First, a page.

Making A Profit On Bad Credit

By Christopher Zoukis

Anytime there’s a financial crisis is a good time to buy a home or re-finance a home.  Why?  Because nothing has more value than ‘real assets.’  And there isn’t anything more real than owning a home or land.  According to the old adage, God is done making land.  Image courtesy bradydenbleyker.com

At the present time, real estate is as cheap as it has been in thirty or forty years.  Now is a good time to buy a new home or refinance your existing mortgage.  Even if you have bad credit, programs exist to make mortgages affordable.  If you have a job and a monthly income, you can qualify for a mortgage.

Mortgage rates are as low as they have ever been.  Thirty-year fixed-rate mortgages are below 3 percent, and are unlikely to go much lower.  Simultaneously, the cost of houses has dropped 20 to 50 percent, depending on geographical location.  So it’s a win-win situation.  If the economy continues to improve, the price of houses will go up, which means added equity.  If king dollar starts to lose value, lots of investors will move the money they now have in financial investments into houses, commercial real estate, and land.  This movement will support rising real estate values.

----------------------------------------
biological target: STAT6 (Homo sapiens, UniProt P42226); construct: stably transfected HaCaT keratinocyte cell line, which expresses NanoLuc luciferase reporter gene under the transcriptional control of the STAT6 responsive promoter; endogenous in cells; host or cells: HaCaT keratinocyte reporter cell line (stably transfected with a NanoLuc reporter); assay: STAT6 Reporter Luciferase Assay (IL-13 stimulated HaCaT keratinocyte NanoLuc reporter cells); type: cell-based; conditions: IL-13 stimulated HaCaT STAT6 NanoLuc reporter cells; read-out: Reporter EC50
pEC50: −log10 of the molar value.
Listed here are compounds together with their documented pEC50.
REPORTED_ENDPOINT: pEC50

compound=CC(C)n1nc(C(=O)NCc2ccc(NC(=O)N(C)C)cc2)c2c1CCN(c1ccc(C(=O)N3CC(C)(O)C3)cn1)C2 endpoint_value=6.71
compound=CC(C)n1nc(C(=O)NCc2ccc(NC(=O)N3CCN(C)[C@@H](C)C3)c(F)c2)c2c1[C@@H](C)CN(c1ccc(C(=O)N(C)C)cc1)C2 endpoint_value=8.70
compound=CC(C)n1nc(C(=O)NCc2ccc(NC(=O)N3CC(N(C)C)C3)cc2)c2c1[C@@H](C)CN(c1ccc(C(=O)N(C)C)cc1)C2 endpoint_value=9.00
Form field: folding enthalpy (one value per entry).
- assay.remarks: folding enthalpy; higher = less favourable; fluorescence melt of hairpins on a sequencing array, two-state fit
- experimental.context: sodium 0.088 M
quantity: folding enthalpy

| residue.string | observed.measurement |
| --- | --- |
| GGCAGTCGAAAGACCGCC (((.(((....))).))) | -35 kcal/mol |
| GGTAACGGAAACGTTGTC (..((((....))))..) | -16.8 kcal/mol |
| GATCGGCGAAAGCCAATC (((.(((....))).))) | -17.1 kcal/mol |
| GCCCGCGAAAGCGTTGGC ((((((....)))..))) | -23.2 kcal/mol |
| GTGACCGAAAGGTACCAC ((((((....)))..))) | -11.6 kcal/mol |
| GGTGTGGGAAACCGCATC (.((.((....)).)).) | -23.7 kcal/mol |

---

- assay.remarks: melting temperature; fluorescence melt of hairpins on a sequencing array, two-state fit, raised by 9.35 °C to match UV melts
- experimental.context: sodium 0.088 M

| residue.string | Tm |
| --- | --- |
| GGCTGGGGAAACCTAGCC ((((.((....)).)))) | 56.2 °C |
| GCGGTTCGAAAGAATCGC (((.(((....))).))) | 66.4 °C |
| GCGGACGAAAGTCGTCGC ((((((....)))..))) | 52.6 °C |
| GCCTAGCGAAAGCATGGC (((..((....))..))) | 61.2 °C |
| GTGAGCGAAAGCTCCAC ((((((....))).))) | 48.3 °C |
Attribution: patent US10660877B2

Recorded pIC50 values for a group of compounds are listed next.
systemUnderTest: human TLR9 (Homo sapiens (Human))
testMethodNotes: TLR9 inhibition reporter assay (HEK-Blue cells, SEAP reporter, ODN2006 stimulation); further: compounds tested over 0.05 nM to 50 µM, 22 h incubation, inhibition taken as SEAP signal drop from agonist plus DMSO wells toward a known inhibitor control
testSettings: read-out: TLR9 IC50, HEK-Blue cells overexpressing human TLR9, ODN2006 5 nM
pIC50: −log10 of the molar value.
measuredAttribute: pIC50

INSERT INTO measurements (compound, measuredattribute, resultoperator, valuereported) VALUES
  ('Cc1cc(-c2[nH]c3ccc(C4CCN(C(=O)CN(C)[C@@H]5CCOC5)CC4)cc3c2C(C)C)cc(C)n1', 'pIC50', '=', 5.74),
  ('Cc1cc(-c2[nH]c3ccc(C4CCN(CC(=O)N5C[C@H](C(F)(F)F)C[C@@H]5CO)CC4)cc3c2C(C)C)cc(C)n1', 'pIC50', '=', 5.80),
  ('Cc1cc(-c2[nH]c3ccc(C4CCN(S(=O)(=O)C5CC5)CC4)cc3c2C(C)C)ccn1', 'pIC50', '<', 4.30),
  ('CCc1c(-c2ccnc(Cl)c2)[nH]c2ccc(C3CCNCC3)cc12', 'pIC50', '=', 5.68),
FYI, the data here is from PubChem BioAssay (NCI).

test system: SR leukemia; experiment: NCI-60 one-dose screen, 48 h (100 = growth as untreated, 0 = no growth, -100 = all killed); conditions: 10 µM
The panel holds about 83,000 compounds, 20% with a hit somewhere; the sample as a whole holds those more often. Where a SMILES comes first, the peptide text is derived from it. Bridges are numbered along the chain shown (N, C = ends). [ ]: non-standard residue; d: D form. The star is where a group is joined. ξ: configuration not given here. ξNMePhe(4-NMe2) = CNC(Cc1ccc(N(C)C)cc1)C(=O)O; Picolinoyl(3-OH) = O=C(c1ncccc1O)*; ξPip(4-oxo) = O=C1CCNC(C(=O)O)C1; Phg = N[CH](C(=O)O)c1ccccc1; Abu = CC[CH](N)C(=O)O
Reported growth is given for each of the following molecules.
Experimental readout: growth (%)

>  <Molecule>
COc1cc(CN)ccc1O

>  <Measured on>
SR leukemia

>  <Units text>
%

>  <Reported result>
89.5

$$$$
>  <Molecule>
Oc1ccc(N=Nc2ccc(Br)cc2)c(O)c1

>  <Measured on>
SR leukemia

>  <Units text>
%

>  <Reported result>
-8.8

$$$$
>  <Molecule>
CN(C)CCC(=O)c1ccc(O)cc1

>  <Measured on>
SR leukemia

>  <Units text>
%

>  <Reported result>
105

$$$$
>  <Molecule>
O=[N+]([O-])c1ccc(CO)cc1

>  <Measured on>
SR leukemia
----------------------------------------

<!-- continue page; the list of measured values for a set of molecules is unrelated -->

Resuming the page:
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Microsoft Buys Nokia

By Christopher Zoukis

It’s no secret that Google is intent on world domination.  Apple maintains the same aspiration.  Other than their similar ambition, Google and Apple have little else in common.  The two companies approach the marketplace differently.  And their corporate cultures sit at opposite ends of the spectrum.  Yet Apple and Google are focused on the same goal:  technological hegemony.   Image courtesy www.latimes.com –

In their battle for total world domination, neither Apple nor Google pulls any punches.  There’s nothing subtle about the conflict.  It’s like watching Monster Zero clash with Godzilla. 

Recently, Apple announced that it would allow Verizon access to the iPhone, which had been the exclusive property of AT&T.  It’s safe to say that the thinking behind the move was market share and profit.  So in that sense, the move was understandable, especially since Android-based smart phones are outselling iPhones by leaps and bounds.  In another sense, the move might have been a mistake, because by allowing Verizon’s customers the iPhone option, Apple may have diminished the iPhone’s exclusivity, which makes it hard to justify the smart phone’s price tag.

Historically, Apple has had a tendency to price its products right out of the market.  Witness Apple’s computers, which are not even an alternative for the average consumer.  If I can purchase a Dell laptop for half the price of an Apple laptop, it’s a no-brainer.  I’m going with the Dell.  And pretty soon, Apple will have the same problem with its iPad, because Samsung is ready to rock n’ roll. 

But things are about to get even more interesting.  Microsoft has elected to become a device company.  The first step in their strategy is to buy Nokia.

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